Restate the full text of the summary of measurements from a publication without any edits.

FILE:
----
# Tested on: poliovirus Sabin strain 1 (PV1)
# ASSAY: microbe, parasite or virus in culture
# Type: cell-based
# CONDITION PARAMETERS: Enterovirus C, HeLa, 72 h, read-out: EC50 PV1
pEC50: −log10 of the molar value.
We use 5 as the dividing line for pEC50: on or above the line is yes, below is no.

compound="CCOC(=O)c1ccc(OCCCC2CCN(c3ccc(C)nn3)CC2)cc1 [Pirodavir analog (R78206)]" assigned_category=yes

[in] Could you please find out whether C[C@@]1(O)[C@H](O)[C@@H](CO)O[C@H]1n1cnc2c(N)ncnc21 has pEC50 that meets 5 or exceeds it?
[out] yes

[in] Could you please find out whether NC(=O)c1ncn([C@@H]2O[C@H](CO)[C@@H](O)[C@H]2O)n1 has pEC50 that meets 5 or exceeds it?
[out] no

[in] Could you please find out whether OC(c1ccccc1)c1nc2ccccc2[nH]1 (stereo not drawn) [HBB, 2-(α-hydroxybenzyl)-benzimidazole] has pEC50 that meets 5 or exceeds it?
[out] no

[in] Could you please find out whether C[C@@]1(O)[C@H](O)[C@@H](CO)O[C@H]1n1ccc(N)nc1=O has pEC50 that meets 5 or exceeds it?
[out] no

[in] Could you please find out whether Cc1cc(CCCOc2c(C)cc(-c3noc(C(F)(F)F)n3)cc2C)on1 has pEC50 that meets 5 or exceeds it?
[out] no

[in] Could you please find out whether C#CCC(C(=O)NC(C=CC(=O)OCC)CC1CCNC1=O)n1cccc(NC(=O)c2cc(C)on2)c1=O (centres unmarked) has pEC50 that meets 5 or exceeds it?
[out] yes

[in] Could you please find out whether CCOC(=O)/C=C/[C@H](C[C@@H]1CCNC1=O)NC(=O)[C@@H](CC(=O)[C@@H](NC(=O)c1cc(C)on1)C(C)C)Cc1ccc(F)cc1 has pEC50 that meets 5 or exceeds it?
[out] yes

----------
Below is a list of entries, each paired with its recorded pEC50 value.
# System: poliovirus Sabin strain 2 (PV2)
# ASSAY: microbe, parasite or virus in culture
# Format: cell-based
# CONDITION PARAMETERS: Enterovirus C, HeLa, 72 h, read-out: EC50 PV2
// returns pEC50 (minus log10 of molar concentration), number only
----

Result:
# Tested on: poliovirus Sabin strain 1 (PV1)
# ASSAY: microbe, parasite or virus in culture
# Type: cell-based
# CONDITION PARAMETERS: Enterovirus C, HeLa, 72 h, read-out: EC50 PV1
pEC50: −log10 of the molar value.
We use 5 as the dividing line for pEC50: on or above the line is yes, below is no.

compound="CCOC(=O)c1ccc(OCCCC2CCN(c3ccc(C)nn3)CC2)cc1 [Pirodavir analog (R78206)]" assigned_category=yes

[in] Could you please find out whether C[C@@]1(O)[C@H](O)[C@@H](CO)O[C@H]1n1cnc2c(N)ncnc21 has pEC50 that meets 5 or exceeds it?
[out] yes

[in] Could you please find out whether NC(=O)c1ncn([C@@H]2O[C@H](CO)[C@@H](O)[C@H]2O)n1 has pEC50 that meets 5 or exceeds it?
[out] no

[in] Could you please find out whether OC(c1ccccc1)c1nc2ccccc2[nH]1 (stereo not drawn) [HBB, 2-(α-hydroxybenzyl)-benzimidazole] has pEC50 that meets 5 or exceeds it?
[out] no

[in] Could you please find out whether C[C@@]1(O)[C@H](O)[C@@H](CO)O[C@H]1n1ccc(N)nc1=O has pEC50 that meets 5 or exceeds it?
[out] no

[in] Could you please find out whether Cc1cc(CCCOc2c(C)cc(-c3noc(C(F)(F)F)n3)cc2C)on1 has pEC50 that meets 5 or exceeds it?
[out] no

[in] Could you please find out whether C#CCC(C(=O)NC(C=CC(=O)OCC)CC1CCNC1=O)n1cccc(NC(=O)c2cc(C)on2)c1=O (centres unmarked) has pEC50 that meets 5 or exceeds it?
[out] yes

[in] Could you please find out whether CCOC(=O)/C=C/[C@H](C[C@@H]1CCNC1=O)NC(=O)[C@@H](CC(=O)[C@@H](NC(=O)c1cc(C)on1)C(C)C)Cc1ccc(F)cc1 has pEC50 that meets 5 or exceeds it?
[out] yes

----------
Below is a list of entries, each paired with its recorded pEC50 value.
# System: poliovirus Sabin strain 2 (PV2)
# ASSAY: microbe, parasite or virus in culture
# Format: cell-based
# CONDITION PARAMETERS: Enterovirus C, HeLa, 72 h, read-out: EC50 PV2
// returns pEC50 (minus log10 of molar concentration), number only